Diabetes without DN
()
Diabetes with early DN
()

(male/female)5/56/40.500
Age (year)0.930
Urinary microalbumin (mg/L)0.001
Urinary microalbuminuria/urinary creatinine (mg/g)0.002
24 h urine protein quantitation (g)0.004
Creatinine (μmol/L)0.001
eGFR0.001
Cystatin-C (mg/L)0.006
High-density lipoprotein (mmol/L)0.727
Low-density lipoprotein (mmol/L)0.72
Fasting plasma sugar (mmol/L)0.15
HbA1c (%)0.26

3.2. Higher Levels of CCL24 in the Serum of Patients with Early DN

By the microarray chip analysis, the results showed that in early DN patients, 40 inflammatory factors, including IL-1β, IL-6, and TNFα, were elevated compared with those without DN, and the differences in six inflammatory factors, including CCL24, were statistically significant (Figures 1(a)1(f)). The fluorescence intensity of CCL24 in patients with early DN was significantly higher than that in those without DN, and the difference between them was statistically significant (Figures 1(g) and 1(h)).

3.3. Successfully Constructed Mouse Model of DN

On the basis of the early detection of CCL24 in the serum of patients with DN, we reasoned that CCL24 might be involved in the development of DN. Therefore, we used the classic model involving STZ treatment combined with high-fat feeding to generate a mouse model of DN. We found that the fasting blood glucose, fasting HbA1c, total cholesterol, HDL-C, LDL-C, and renal index were higher in the DN mice than in control mice. Moreover, the plasma albumin and body weight of the mice with DN were significantly lower than those of control mice (Table 2). Next, we performed morphological analysis of the kidneys from DN mice. HE staining revealed diffuse hyperplasia of mesangial cells and glomerular atrophy in the DN mice compared with control mice (Figure 2(a)). PAS staining showed glomerular basement membrane wrinkles and thickening, tubular basement membrane thickening, and mesangial cell hyperplasia in the DN mice compared with control mice (Figure 2(b)). The Masson staining showed significantly more renal fibrosis in DN mice than the control mice (Figure 2(c)). In addition, there were obvious granular deposition of IgA (Figure 2(d)) and IgM (Figure 2(e)) in the mesangial cells of DN mice, and it is also one of the atypical pathological manifestations of diabetic nephropathy (Figures 2(d) and 2(e)).


ControlDN

Fasting blood sugar (mmol/L)
HbA1c (%)
Creatinine (μmol/L)
Urinary microalbumin (mg/L)
Plasma albumin (g/L)
 TG (g/L)
 TC (mmol/L)
High-density lipoprotein-C (mmol/L)
Low-density lipoprotein-C (mmol/L)
Kidney weight/weight (g/g)
Body weight (g)

3.4. Renal Dysfunction and Increased Expression of CCL24 in DN Mice

At the molecular level, we also examined the expression of CCL24 in the kidney of DN mice by Western blotting and found that the expression of CCL24 was enhanced compared with that in control mice (Figure 3(a)). In addition, the expression of podocin, a protein located to the podocyte membrane, was lower in the DN mice (Figure 3(b)), thus, suggesting podocyte damage. The degree of renal fibrosis, assessed through expression of Fibronectin-1 (Figure 3(c)), and the expression of proinflammatory IL-1β (Figure 3(d)) were greater, and the expression of glucose transporter GLUT4 was lower (Figure 3(e)) in DN compared to control mice. Using immunofluorescence, we also found that the expression of Nidogen in the kidney of DN mice was significantly elevated, thus suggesting the presence of glomerular basement membrane thickening (Figure 3(f)).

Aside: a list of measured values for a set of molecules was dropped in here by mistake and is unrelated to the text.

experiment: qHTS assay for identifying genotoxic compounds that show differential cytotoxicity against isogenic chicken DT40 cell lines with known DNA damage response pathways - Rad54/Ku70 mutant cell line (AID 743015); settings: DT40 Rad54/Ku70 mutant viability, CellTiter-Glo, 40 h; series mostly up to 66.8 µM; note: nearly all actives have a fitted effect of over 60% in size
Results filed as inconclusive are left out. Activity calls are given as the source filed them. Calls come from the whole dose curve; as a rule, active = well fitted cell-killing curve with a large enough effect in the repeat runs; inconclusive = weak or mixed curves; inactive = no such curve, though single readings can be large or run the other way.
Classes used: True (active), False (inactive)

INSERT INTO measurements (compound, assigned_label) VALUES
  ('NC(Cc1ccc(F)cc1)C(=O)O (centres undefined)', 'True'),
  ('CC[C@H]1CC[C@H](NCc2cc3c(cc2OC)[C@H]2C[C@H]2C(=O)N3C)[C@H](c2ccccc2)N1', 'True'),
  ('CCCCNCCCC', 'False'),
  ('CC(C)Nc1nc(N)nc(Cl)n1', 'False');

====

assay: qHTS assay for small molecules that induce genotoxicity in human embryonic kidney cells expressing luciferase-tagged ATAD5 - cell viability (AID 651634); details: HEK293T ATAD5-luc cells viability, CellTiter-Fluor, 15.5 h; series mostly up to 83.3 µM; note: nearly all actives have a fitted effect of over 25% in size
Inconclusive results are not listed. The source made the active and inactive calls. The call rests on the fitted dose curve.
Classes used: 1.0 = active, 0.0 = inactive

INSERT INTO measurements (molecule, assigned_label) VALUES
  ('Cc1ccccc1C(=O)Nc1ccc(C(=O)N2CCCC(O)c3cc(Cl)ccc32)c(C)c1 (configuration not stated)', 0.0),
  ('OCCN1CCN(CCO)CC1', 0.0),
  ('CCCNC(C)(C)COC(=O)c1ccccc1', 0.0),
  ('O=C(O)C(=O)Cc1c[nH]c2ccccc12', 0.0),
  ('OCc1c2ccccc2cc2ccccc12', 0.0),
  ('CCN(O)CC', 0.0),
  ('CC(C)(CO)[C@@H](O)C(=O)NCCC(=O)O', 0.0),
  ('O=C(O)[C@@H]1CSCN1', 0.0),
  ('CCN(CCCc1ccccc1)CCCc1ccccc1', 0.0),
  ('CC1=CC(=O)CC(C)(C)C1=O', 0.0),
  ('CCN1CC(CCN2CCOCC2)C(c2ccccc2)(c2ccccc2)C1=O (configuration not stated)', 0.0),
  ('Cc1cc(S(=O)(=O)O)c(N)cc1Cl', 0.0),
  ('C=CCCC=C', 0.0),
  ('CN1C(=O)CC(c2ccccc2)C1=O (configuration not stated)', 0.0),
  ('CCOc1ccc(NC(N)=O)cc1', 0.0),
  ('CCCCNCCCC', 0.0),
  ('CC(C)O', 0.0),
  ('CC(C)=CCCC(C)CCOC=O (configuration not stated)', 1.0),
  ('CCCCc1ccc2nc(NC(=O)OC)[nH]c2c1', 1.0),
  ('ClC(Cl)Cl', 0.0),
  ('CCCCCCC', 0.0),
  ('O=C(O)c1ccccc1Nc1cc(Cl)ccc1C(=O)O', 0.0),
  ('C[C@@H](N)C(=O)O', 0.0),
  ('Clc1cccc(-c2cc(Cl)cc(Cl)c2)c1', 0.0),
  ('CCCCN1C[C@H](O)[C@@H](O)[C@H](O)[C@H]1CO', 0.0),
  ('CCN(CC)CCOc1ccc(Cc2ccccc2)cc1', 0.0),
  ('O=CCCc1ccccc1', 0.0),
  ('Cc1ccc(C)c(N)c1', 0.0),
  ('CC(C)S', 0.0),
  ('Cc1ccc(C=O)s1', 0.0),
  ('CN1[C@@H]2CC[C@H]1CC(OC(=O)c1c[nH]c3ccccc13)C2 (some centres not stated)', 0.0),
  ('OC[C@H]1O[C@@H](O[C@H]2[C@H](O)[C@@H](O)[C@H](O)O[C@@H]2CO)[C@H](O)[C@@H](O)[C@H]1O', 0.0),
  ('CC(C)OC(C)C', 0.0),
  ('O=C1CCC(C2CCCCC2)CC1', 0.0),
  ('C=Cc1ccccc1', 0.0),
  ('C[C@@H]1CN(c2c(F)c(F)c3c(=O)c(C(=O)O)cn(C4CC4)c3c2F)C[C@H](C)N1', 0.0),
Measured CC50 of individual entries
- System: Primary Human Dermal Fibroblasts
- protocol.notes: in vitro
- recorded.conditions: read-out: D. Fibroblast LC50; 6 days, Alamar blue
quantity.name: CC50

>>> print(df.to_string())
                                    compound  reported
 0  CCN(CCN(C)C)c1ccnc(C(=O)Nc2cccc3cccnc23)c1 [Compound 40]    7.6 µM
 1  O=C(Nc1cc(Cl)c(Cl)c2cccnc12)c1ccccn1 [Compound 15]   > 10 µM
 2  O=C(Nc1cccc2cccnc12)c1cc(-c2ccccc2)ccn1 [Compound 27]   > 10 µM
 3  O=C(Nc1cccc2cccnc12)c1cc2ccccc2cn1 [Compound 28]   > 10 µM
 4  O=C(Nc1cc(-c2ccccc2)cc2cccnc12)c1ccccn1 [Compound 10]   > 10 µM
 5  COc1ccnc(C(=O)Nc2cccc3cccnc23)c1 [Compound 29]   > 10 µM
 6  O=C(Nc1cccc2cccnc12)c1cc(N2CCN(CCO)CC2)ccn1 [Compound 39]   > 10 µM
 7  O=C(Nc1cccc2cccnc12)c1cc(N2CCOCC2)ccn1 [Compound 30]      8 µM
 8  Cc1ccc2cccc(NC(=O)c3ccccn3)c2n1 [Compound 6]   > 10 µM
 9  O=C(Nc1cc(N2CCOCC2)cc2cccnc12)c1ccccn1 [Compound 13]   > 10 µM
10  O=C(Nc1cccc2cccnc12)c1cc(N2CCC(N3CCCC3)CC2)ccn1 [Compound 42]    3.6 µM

3.5. CCL24 Is Involved in Renal Fibrosis and Inflammation in Mice with DN

At the cellular level, we used a high-glucose podocyte model to assess CCL24 expression. The expression of CCL24 was significantly higher in the hypertonic and high-glucose state than that in the control, as determined by Western blotting (Figure 4(a)), and the expression of CCL24 gradually increased with the increase of glucose concentration (Figure 4(a), &&, variance trend test) and duration of action, respectively (Figure 4(b), &&, variance trend test). In addition, stimulation with high glucose showed an increase in the overall level of inflammation, which was manifested as an increase in the expression of IKKβ and IL-1β in podocytes (Figure 4(c)). Moreover, the expression of Fibronectin-1 in the podocytes increased, thus suggesting epithelial to mesenchymal transition. From these results, we speculated that the high-glucose environment might induce upregulation of CCL24 expression in podocytes, thus increasing inflammation. To investigate this possibility, we used the CRISPR-Cas9 technology to obtain CCL24-/- podocytes. The expression of CCL24 in the CCL24-/- group was nearly absent and significantly lower than that in the control group (Figure 4(d)). Subsequently, compared with the control group, we found that the expression of IL-6, IL-1β, and TNFα was significantly increased in the knockout group, which indicated the inflammatory pathway was activated (Figure 4(e)).

4. Discussion

CCL24 can promote the separation of eosinophils from endothelial cells by downregulating the inflammatory factor VCAM-1 and then combine with its sole ligand CCR3 to promote eosinophils to enter the tissue [19]. While CCL24 regulates inflammatory factors, it is also regulated by other inflammatory factors. For example, TNFα, IFNγ, and IL4 can stimulate the expression of CCL24 in a dose-dependent manner [20]. There are few studies on CCL24 in the kidney diseases. Here, we used inflammatory antibody microarrays to screen serum from patients with diabetes and early DN, and we found that CCL24 expression was increased significantly in patients with DN. We speculate whether the inflammatory chemokine CCL24 plays an important role in the occurrence and development of DN. Therefore, we used HFD/STZ to induce a DN model in C57BL/6 mice at first [14, 21], and the expression of CCL24 in the kidney of DN mice was significantly higher than that in control.